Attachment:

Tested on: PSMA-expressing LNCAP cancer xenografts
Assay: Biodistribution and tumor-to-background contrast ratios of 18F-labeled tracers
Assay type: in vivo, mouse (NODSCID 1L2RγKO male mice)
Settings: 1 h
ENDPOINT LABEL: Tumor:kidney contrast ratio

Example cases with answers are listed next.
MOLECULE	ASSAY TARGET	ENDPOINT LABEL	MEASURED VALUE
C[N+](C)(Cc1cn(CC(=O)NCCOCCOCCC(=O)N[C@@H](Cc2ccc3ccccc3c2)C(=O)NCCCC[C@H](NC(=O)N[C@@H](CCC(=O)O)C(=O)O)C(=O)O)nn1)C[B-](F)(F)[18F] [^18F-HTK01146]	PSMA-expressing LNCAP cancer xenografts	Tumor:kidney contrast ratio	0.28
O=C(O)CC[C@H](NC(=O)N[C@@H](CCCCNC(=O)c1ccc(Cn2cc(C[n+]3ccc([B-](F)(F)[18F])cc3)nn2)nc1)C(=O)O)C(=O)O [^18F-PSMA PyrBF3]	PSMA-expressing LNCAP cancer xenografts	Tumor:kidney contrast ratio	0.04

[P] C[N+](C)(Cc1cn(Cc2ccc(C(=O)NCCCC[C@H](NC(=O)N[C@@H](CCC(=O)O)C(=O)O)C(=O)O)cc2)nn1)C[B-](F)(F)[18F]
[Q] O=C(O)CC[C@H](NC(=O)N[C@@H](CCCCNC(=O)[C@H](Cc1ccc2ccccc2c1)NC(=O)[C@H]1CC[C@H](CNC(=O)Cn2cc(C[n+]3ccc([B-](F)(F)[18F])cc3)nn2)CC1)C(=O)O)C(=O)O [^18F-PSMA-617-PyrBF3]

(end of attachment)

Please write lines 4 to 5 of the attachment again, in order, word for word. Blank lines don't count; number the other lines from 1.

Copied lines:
Settings: 1 h
ENDPOINT LABEL: Tumor:kidney contrast ratio